Wednesday, March 14, 2018

Review: Smart Baseball (2017)

By Keith Law

"Smart Baseball" is sort of like a college textbook, except for the fact that there aren't many classes in most universities on baseball analysis.

Translation: For the most part, it gets a bit more difficult to read as you go along.

Even so, you'll probably come out a bit smarter once you are done reading it.

Keith Law is the professor of sorts for the book, and he's well qualified to lead the discussion. Law is a former writer for Baseball Prospectus. He worked in the front office of the Blue Jays for a while - heck, he was the entire analytics department - before moving on to ESPN. Law's columns there have been smart and interesting.

In his first book, Law takes us through the revolution in baseball statistics. If you've been paying attention for the last several years, you know that all sorts of different numbers are now "out there." Suddenly such terms of "spin rate" and "launch velocity" are popping up on television broadcasts.

This book is divided into three sections. Part One is going to be the most interesting for most readers. Here Law goes through some common statistics that pop up in baseball, and shows why they aren't too useful. Batting average doesn't account for walks, pitching wins has too many external factors influencing them, saves hardly tell the story of relief pitching, fielding percentage scratches at the surface of telling how good a particular player is, and RBIs are skewed toward good teams because they generate more opportunities (in other words, a good player on a bad team won't drive home many runners, because there are fewer runners to drive in). It's all very logical and well done.

From there, we move into the new wave of baseball numbers, relatively speaking. On-base percentage has been around for quite a while, but no one seemed to pay attention to it until, oh, maybe 15-20 years ago. From there, we get into such numbers as slugging percentage and OPS, Fielding Independent Pitching and Win Probability Added, and UZR/dRS fielding ratings. I'm not going to tell you I understood some of them too well, because I didn't.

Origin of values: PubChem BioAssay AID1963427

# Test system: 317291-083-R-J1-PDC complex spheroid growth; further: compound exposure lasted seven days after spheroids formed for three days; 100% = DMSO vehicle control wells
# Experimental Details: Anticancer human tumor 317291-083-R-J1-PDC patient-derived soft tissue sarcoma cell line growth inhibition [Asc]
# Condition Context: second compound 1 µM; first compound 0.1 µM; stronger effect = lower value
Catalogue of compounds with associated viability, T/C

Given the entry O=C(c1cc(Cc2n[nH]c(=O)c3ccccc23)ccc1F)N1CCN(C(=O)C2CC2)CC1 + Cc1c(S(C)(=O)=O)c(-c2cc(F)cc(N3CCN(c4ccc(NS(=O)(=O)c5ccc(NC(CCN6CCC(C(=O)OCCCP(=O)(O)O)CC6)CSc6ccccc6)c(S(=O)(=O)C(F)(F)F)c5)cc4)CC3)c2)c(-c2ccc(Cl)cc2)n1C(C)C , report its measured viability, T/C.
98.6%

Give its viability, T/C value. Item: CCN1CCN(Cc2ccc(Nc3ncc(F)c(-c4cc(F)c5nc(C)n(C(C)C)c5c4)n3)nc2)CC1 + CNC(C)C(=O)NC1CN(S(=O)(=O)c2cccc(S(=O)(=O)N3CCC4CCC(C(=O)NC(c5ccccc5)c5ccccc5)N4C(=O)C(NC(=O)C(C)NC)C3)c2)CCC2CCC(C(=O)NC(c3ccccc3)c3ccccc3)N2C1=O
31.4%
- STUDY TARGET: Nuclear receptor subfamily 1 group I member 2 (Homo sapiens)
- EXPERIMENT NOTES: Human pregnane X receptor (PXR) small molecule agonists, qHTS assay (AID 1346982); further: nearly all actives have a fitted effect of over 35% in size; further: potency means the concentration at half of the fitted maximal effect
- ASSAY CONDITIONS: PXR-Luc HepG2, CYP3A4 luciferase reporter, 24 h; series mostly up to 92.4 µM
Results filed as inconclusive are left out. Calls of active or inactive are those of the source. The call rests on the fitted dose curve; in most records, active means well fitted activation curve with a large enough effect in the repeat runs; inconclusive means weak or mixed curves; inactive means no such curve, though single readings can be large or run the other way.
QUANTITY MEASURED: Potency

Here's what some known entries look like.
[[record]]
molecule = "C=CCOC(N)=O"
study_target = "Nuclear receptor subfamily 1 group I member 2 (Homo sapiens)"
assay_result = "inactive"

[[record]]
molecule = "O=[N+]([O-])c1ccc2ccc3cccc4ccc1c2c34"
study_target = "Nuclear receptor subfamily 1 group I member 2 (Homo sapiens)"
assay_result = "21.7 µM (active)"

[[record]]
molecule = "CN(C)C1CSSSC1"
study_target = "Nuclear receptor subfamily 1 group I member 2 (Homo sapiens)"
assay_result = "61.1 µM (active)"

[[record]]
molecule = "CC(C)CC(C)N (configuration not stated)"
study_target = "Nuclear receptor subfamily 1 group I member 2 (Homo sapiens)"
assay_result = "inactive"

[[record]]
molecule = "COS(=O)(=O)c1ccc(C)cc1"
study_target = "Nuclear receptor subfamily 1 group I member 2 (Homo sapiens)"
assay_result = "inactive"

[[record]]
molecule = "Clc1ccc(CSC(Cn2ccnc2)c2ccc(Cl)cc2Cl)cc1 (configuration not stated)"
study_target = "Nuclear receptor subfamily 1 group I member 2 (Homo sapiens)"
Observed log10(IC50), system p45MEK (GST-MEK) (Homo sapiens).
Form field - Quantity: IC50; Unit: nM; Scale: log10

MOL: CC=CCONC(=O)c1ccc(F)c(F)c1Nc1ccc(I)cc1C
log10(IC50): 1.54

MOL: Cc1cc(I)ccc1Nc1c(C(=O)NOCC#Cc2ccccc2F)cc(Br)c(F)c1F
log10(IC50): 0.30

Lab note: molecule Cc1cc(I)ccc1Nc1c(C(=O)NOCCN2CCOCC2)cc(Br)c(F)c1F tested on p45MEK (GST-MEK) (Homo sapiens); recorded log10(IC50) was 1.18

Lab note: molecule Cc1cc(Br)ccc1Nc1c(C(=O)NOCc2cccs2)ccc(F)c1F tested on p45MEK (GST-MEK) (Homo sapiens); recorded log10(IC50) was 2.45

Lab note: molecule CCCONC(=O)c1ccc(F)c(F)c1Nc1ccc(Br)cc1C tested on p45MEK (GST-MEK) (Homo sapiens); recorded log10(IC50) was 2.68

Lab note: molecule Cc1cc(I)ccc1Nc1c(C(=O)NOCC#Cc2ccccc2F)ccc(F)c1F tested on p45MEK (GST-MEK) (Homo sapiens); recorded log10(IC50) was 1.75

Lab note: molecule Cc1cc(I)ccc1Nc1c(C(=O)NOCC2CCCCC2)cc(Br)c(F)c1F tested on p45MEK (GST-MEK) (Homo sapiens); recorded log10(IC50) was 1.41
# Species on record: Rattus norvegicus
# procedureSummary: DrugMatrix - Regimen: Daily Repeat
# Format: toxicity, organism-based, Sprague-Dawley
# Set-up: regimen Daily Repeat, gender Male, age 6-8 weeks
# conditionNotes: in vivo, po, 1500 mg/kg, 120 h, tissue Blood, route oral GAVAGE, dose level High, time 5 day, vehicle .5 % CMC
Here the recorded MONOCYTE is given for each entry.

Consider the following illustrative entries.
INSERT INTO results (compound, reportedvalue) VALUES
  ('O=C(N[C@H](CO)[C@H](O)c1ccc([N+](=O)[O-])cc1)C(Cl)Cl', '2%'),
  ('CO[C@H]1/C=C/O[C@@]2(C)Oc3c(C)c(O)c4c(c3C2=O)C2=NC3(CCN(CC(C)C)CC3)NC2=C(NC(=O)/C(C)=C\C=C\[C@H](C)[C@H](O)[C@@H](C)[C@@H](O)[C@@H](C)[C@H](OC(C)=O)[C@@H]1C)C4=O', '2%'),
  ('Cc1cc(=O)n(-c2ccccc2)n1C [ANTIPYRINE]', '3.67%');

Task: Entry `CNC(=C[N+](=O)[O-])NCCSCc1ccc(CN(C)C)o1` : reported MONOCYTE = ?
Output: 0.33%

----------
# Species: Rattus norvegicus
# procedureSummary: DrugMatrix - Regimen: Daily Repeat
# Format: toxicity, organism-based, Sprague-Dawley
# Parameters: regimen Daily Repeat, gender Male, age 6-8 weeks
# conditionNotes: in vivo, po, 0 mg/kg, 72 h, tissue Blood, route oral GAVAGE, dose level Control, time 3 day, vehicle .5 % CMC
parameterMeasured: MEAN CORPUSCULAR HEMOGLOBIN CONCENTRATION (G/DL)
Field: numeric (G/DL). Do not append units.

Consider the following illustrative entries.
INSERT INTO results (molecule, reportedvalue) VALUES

Luckily, things get a little easier in Part Three. Law looks at Hall of Fame debates through the new numbers, tells what a scout does in this new age, and opens a door to a vast data-collection project in Major League Baseball that will be a huge tool for further analysis. You'll come away thinking, why is Jack Morris on the inside of the Hall of Fame and Lou Whitaker on the outside?

Law is a good teacher, and he explains this stuff well. Still, it's easy to wonder if we've gotten to the point where we're leaving some people behind. Some of these statistical tools are great for evaluation over the long haul, and teams can use them to try improve their rosters. But fielding zone ratings aren't going to pop up on scoreboards during your next visit to the baseball park. Yes, the game can be enjoyed at all sorts of levels, but sometimes the discussions here can be more centered on the long term than short term. If I'm watching a game featuring a starting pitcher with an ERA of 3.00, I have a rough idea that he's pretty good. The team may want more information than that, but I'm quite satisfied with that much data while I'm having a hot dog and drink.

The Revolution really is here, and "Smart Baseball" will help you understand what's happening. But if you prefer to stay "blissfully ignorant" of the new statistical tools used at the game's highest level, that's fine too - there's room enough for everyone. And it's not like batting average and RBIs will disappear anytime soon.

Four stars

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Monday, March 12, 2018

Review: The Immaculate Inning (2018)

By Joe Cox